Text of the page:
“When I went to work for Ted in 1979, I didn’t have gray hair,” vice president Brian Hansen said. “I don’t know what that tells us.”

Ted Dankert said he’d hoped to have a couple of teleprompters to help him with his speech.

“I got to checking on it but found out they were all tied up till November 7.”

After his remarks, his wife teased him by saying, “I don’t know if you noticed or not, but Ted took up all our speaking time.”

She had some words of advice for the audience before she left the stage.

“Get in your cars, buy lots of gas and drive lots of miles, and wear out the asphalt as quick as you can, and Dustrol will have work to do next year.”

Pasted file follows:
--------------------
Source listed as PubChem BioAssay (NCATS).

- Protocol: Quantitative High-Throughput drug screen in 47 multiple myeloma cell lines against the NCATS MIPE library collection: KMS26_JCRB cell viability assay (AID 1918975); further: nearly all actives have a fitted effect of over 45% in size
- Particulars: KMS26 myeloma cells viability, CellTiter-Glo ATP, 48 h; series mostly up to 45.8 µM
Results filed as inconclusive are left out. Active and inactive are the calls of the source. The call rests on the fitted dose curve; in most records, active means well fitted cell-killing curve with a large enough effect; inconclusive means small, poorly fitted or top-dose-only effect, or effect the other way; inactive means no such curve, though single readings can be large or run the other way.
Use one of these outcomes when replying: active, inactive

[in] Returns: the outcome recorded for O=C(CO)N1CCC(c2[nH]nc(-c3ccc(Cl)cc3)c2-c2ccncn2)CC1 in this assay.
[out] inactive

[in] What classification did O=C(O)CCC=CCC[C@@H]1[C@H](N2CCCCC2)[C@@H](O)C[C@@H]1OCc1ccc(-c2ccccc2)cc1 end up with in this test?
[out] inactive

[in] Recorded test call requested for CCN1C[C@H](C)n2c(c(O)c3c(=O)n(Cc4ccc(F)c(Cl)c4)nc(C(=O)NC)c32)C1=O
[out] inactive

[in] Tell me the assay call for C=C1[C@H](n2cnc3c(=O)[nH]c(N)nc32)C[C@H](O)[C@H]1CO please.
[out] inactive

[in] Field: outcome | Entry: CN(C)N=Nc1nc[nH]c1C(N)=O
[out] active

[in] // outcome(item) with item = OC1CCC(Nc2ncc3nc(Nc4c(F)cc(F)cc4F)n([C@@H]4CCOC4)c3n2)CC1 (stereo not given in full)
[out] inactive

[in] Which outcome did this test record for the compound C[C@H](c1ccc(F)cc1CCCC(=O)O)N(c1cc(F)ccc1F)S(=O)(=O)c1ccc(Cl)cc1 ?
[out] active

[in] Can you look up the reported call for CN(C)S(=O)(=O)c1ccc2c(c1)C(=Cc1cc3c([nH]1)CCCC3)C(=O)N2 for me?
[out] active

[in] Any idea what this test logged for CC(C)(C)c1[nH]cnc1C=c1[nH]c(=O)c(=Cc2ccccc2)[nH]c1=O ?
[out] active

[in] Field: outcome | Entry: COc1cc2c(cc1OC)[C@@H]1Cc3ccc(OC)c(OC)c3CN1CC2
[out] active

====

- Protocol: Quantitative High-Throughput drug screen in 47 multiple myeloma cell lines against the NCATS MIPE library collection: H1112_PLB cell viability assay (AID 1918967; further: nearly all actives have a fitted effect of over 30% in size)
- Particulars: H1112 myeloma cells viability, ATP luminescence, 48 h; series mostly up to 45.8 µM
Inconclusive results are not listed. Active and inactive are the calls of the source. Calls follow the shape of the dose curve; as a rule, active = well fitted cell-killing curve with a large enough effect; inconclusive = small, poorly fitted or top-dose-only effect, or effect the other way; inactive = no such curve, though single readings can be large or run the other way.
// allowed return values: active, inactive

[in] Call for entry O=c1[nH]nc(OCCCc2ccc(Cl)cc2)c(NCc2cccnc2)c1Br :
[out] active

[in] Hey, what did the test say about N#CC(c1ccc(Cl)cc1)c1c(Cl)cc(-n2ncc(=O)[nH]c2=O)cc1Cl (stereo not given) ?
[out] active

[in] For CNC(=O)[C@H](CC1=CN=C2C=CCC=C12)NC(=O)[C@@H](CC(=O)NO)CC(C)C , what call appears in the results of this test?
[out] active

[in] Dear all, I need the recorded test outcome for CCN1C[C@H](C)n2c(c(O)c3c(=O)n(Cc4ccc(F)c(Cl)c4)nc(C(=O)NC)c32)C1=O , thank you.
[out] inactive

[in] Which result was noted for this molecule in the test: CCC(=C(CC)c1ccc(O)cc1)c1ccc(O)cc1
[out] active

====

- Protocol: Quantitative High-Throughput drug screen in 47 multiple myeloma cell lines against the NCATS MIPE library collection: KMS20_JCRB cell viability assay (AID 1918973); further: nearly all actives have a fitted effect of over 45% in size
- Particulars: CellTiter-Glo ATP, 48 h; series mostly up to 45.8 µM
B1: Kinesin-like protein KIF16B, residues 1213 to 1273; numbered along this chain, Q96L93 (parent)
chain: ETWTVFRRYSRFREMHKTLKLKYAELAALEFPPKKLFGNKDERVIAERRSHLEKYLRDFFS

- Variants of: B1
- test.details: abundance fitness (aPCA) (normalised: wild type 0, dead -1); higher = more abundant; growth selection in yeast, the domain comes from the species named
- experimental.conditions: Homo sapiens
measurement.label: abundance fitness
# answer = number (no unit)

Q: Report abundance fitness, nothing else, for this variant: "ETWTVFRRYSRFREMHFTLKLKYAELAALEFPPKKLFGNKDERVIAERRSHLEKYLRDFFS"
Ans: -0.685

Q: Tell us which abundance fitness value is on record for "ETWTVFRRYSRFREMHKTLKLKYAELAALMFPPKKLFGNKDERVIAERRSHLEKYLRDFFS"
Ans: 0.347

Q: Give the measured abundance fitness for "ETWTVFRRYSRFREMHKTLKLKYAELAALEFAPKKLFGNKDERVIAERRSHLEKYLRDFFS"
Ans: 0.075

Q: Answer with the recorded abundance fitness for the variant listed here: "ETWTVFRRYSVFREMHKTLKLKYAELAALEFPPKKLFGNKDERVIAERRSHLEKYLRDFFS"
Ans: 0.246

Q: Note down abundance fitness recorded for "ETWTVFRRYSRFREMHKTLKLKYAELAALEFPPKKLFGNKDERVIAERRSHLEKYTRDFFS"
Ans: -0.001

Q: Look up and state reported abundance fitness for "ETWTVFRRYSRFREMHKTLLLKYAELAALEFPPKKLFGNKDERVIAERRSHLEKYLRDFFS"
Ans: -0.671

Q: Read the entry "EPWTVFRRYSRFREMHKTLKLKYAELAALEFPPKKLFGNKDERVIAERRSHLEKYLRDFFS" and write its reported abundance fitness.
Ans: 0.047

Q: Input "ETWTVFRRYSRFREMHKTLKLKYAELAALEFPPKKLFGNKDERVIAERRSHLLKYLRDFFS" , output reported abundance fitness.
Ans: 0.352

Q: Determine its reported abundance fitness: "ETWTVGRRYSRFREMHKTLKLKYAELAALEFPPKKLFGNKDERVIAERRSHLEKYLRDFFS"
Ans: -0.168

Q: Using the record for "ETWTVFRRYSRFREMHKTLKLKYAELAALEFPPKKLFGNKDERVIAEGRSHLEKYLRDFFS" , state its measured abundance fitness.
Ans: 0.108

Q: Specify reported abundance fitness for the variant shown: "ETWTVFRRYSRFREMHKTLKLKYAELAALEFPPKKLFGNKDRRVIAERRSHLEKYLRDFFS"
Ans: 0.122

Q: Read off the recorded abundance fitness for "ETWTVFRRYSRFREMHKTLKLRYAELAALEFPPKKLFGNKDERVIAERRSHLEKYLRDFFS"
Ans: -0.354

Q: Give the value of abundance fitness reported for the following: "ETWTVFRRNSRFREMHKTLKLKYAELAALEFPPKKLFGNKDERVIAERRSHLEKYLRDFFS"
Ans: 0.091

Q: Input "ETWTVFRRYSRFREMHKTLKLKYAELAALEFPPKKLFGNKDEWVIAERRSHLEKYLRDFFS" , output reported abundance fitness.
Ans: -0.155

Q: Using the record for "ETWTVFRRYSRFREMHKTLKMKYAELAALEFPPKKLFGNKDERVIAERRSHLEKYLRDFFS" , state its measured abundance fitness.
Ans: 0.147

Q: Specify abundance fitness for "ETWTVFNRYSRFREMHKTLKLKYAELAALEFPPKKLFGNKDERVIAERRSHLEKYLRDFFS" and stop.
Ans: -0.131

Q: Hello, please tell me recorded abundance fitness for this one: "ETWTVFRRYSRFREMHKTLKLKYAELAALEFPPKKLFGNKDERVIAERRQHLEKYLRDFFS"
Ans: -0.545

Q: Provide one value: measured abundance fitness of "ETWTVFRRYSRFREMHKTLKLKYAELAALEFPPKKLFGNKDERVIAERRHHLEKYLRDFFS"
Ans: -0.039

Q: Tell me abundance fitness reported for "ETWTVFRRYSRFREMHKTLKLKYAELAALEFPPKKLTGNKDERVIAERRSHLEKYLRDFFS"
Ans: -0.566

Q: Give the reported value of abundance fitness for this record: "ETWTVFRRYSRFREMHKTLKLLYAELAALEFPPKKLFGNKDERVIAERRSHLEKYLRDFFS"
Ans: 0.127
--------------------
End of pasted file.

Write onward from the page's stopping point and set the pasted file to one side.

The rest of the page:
Perhaps the most intriguing comment of the night came from KT Wiedemann Foundation president Doug Pringle, who accepted the Social Entrepreneur award on behalf of the organization.

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You don’t say

“Well, Susan Lucci, how does it feel?”

– What Jay Tully said Wednesday to his wife, Cocoa Dolce founder Beth Tully, after she lost the finals of the Wichita chamber’s Small Business Awards for the second time (she’s also been a finalist, but not a winner, for two national chamber awards)

Helen Galloway earns her Uncommon Citizen title

WICHITA — She could barely reach the podium – her head just peeked over the top – but First Place owner Helen Galloway was a commanding presence as she accepted the Wichita Metro Chamber of Commerce’s Uncommon Citizen award Tuesday night at the Beech Activity Center.